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The Mismeasure of Man

Gould, Stephen Jay (Book - 1996)
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The Mismeasure of Man
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This book was immediately hailed as a masterwork when first published in 1981, the answer to those who would rank people according to their supposed genetic gifts and limits. And yet the idea of innate limits--of biology as destiny--dies hard, as witness the attention devoted to "The Bell Curve," whose arguments are here so effectively anticipated and thoroughly undermined by biologist Gould. In this revised edition, Dr. Gould traces the subsequent history of the controversy on innateness. Further, he has added five essays on questions of "The Bell Curve" in particular and on race, racism, and biological determinism in general.--From publisher description.
Authors: Gould, Stephen Jay
Title: The mismeasure of man
Publisher: New York : Norton, c1996
Edition: Rev. and expanded
Characteristics: 444 p. :,ill. ;,22 cm
Statement of Responsibility: by Stephen Jay Gould
Contents: Introduction to the revised and expanded edition : thoughts at age fifteen
The fram of The Mismeasure of man
Why revise The Mismeasure of man after fifteen years?
Reasons, history and revision of The Mismeasure of man
I. Introduction
2. American polygeny and craniometry before Darwin : Blacks and Indians as separate, inferior species
A shared context of culture
Preevolutionary styles of scientific racism : monogenism and polygenism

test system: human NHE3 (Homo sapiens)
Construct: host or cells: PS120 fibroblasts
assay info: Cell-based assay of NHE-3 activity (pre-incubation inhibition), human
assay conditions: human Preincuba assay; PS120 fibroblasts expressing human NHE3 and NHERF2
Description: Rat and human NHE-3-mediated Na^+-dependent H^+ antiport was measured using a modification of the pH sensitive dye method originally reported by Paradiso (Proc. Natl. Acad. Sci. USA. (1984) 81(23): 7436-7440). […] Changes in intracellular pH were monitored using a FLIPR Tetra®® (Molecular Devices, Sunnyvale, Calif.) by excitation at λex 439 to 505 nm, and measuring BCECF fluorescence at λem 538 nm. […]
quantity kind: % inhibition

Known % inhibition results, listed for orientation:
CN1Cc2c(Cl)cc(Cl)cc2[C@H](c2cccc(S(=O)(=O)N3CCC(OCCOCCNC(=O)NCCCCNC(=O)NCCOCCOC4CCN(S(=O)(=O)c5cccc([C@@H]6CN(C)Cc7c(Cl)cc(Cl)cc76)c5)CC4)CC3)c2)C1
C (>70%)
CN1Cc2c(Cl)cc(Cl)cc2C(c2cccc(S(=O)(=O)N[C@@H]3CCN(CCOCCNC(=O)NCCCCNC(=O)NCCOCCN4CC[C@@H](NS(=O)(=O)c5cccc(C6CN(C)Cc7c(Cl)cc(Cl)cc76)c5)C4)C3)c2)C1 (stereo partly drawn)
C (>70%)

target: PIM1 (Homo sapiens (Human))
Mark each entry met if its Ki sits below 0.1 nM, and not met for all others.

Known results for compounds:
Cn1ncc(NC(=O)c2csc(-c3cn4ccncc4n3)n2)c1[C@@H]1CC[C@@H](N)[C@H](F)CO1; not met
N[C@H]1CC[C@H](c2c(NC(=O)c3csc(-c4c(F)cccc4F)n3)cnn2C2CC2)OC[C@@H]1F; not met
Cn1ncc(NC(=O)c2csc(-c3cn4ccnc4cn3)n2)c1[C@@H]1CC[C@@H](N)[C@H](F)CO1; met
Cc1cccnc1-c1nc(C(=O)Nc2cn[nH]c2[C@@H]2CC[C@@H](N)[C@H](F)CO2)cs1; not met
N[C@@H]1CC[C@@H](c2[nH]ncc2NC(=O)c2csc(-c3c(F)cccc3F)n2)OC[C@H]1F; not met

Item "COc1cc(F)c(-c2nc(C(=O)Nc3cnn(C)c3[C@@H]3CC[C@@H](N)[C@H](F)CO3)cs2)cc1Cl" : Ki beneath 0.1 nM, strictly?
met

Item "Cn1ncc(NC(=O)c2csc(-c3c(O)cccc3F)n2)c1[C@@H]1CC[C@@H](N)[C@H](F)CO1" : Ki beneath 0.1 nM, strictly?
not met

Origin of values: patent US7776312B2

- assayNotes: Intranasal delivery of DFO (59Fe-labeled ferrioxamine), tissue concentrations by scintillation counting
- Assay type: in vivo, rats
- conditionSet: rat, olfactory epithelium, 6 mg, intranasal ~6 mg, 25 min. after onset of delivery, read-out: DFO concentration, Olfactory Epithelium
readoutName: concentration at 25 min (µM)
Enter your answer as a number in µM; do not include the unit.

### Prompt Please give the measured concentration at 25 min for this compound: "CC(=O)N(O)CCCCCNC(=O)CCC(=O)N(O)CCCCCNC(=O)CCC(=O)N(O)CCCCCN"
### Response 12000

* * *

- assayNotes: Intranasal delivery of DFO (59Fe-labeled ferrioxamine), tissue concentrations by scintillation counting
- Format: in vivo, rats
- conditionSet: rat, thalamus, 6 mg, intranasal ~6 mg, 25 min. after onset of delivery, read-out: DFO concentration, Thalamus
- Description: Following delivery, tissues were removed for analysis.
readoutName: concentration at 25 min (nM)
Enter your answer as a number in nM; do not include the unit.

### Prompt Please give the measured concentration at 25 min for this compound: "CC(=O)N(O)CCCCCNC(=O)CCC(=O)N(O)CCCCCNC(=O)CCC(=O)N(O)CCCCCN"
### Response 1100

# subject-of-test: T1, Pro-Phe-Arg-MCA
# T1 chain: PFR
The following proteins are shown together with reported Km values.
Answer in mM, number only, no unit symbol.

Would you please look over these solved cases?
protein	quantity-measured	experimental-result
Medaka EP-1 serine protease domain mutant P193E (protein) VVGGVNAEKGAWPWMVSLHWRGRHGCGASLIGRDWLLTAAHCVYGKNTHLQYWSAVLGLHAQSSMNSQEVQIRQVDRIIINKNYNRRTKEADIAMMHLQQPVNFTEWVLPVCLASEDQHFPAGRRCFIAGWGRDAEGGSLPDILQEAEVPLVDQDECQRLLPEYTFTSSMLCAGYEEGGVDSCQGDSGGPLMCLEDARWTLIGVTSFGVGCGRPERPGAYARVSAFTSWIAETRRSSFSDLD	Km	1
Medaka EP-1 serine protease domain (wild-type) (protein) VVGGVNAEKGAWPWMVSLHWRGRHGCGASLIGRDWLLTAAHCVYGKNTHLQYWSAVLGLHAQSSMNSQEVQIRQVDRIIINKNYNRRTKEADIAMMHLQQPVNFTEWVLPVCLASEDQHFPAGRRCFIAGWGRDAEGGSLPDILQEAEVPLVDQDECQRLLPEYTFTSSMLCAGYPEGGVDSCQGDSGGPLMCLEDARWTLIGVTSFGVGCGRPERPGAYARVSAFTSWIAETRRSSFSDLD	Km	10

Louis Agassiz, America's theorist of polygeny
Samuel George Morton, empiricist of polygeny
The case of Indian inferiority : Crania Americana
The case of the Egyptian catacombs : Crania Aegyptiaca
The case of the shifting Black mean
The final tabulation of 1849
Conclusions
The American school and slavery
3. Measuring heads : Paul Broca and the heyday of craniology
The allure of numbers
Introduction
Francis Galton, apostle of quantification
A curtain-raiser with a moral : numbers do not guarantee truth
Masters of cranimoetry : Paul Broca and his school
The great circle route
Selecting characters
Averting anomalies
Big-brained Germans
Small-brained men of eminence
Large-brained criminals
Flaws in a pattern of increase through time
Front and back
The cranial index
The case of the foramen magnum
Women's brains
Postscript
4. Measuring bodies : two case studies on the apishness of undesirables
The ape in all of us : recapitulation
The ape in some of us : criminal anthropology
Atavism and criminality
Animals and savages as born criminals
The stigmata : anatomical, physiological, and social
Lombroso's retreat
The influence of criminal anthropology
Coda
Epilogue
5. The hereditarian theory of IQ : an American invention
Alfred Binet and the original purposes of the Binet scale
Binet flirts with craniometry
Binet's scale and the birth of IQ
The dismantling of Binet's intentions in America
H.H. Goddard and the menace of the feeble-minded
Intelligence as a Mendelian gene
Goddard identifies the moron
A unilinear scale of intelligence
Breaking the scale into Mendelian compartments
The proper care and feeding (but not breeding) of morons
Preventing the immigration and propagation of morons
Goddard recants
Lewis M. Terman and the mass marketing of innate IQ
Mass testing and the Stanford-Binet
Terman's technocracy of innateness
Fossil IQ's of past geniuses